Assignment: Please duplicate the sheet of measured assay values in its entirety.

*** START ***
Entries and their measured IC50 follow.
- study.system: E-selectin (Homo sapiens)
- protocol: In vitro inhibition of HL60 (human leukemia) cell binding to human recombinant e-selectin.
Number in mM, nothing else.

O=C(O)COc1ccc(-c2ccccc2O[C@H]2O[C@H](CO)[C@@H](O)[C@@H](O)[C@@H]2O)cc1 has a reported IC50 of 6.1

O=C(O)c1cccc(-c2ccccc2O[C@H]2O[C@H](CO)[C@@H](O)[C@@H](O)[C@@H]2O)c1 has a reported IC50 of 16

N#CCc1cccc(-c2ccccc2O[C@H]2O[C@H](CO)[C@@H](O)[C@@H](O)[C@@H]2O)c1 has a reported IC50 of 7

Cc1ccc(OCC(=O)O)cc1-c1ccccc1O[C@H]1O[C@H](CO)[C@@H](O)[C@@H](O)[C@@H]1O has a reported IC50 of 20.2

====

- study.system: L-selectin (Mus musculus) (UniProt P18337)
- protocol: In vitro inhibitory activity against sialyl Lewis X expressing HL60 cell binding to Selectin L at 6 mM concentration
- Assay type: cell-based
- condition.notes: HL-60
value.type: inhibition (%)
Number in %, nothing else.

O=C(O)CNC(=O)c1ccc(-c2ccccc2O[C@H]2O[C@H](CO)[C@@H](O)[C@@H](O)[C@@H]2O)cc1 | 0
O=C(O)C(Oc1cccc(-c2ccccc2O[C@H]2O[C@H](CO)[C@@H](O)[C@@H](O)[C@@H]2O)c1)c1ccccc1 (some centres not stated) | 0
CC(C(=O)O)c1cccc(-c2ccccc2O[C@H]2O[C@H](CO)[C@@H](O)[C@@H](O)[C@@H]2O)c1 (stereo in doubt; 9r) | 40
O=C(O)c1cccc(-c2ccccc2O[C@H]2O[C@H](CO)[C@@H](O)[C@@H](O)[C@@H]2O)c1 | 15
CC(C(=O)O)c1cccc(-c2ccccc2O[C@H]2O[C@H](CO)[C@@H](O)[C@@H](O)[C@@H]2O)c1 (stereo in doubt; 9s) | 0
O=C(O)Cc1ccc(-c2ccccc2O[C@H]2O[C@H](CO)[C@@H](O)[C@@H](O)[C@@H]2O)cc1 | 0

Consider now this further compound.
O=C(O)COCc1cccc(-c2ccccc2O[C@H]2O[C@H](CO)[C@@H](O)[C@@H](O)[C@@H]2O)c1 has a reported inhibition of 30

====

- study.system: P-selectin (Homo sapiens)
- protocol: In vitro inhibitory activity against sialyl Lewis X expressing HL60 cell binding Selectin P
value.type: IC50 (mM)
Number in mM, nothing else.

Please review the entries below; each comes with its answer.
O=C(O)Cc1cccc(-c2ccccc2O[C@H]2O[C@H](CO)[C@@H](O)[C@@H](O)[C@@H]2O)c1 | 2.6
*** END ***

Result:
Entries and their measured IC50 follow.
- study.system: E-selectin (Homo sapiens)
- protocol: In vitro inhibition of HL60 (human leukemia) cell binding to human recombinant e-selectin.
Number in mM, nothing else.

O=C(O)COc1ccc(-c2ccccc2O[C@H]2O[C@H](CO)[C@@H](O)[C@@H](O)[C@@H]2O)cc1 has a reported IC50 of 6.1

O=C(O)c1cccc(-c2ccccc2O[C@H]2O[C@H](CO)[C@@H](O)[C@@H](O)[C@@H]2O)c1 has a reported IC50 of 16

N#CCc1cccc(-c2ccccc2O[C@H]2O[C@H](CO)[C@@H](O)[C@@H](O)[C@@H]2O)c1 has a reported IC50 of 7

Cc1ccc(OCC(=O)O)cc1-c1ccccc1O[C@H]1O[C@H](CO)[C@@H](O)[C@@H](O)[C@@H]1O has a reported IC50 of 20.2

====

- study.system: L-selectin (Mus musculus) (UniProt P18337)
- protocol: In vitro inhibitory activity against sialyl Lewis X expressing HL60 cell binding to Selectin L at 6 mM concentration
- Assay type: cell-based
- condition.notes: HL-60
value.type: inhibition (%)
Number in %, nothing else.

O=C(O)CNC(=O)c1ccc(-c2ccccc2O[C@H]2O[C@H](CO)[C@@H](O)[C@@H](O)[C@@H]2O)cc1 | 0
O=C(O)C(Oc1cccc(-c2ccccc2O[C@H]2O[C@H](CO)[C@@H](O)[C@@H](O)[C@@H]2O)c1)c1ccccc1 (some centres not stated) | 0
CC(C(=O)O)c1cccc(-c2ccccc2O[C@H]2O[C@H](CO)[C@@H](O)[C@@H](O)[C@@H]2O)c1 (stereo in doubt; 9r) | 40
O=C(O)c1cccc(-c2ccccc2O[C@H]2O[C@H](CO)[C@@H](O)[C@@H](O)[C@@H]2O)c1 | 15
CC(C(=O)O)c1cccc(-c2ccccc2O[C@H]2O[C@H](CO)[C@@H](O)[C@@H](O)[C@@H]2O)c1 (stereo in doubt; 9s) | 0
O=C(O)Cc1ccc(-c2ccccc2O[C@H]2O[C@H](CO)[C@@H](O)[C@@H](O)[C@@H]2O)cc1 | 0

Consider now this further compound.
O=C(O)COCc1cccc(-c2ccccc2O[C@H]2O[C@H](CO)[C@@H](O)[C@@H](O)[C@@H]2O)c1 has a reported inhibition of 30

====

- study.system: P-selectin (Homo sapiens)
- protocol: In vitro inhibitory activity against sialyl Lewis X expressing HL60 cell binding Selectin P
value.type: IC50 (mM)
Number in mM, nothing else.

Please review the entries below; each comes with its answer.
O=C(O)Cc1cccc(-c2ccccc2O[C@H]2O[C@H](CO)[C@@H](O)[C@@H](O)[C@@H]2O)c1 | 2.6